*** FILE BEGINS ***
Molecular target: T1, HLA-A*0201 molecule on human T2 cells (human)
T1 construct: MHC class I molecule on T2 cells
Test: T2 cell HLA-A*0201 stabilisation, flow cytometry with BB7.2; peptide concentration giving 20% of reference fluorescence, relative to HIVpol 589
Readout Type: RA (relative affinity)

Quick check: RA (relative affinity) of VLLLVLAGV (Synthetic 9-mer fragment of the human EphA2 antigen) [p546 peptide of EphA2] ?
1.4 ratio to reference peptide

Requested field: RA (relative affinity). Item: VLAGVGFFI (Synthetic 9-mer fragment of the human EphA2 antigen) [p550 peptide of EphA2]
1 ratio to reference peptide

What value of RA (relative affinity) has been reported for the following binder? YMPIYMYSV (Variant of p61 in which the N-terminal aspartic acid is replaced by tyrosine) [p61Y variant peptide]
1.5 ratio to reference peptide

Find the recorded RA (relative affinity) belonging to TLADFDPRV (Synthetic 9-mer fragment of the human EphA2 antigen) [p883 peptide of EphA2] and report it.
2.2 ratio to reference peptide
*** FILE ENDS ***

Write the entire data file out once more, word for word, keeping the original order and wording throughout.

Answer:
Molecular target: T1, HLA-A*0201 molecule on human T2 cells (human)
T1 construct: MHC class I molecule on T2 cells
Test: T2 cell HLA-A*0201 stabilisation, flow cytometry with BB7.2; peptide concentration giving 20% of reference fluorescence, relative to HIVpol 589
Readout Type: RA (relative affinity)

Quick check: RA (relative affinity) of VLLLVLAGV (Synthetic 9-mer fragment of the human EphA2 antigen) [p546 peptide of EphA2] ?
1.4 ratio to reference peptide

Requested field: RA (relative affinity). Item: VLAGVGFFI (Synthetic 9-mer fragment of the human EphA2 antigen) [p550 peptide of EphA2]
1 ratio to reference peptide

What value of RA (relative affinity) has been reported for the following binder? YMPIYMYSV (Variant of p61 in which the N-terminal aspartic acid is replaced by tyrosine) [p61Y variant peptide]
1.5 ratio to reference peptide

Find the recorded RA (relative affinity) belonging to TLADFDPRV (Synthetic 9-mer fragment of the human EphA2 antigen) [p883 peptide of EphA2] and report it.
2.2 ratio to reference peptide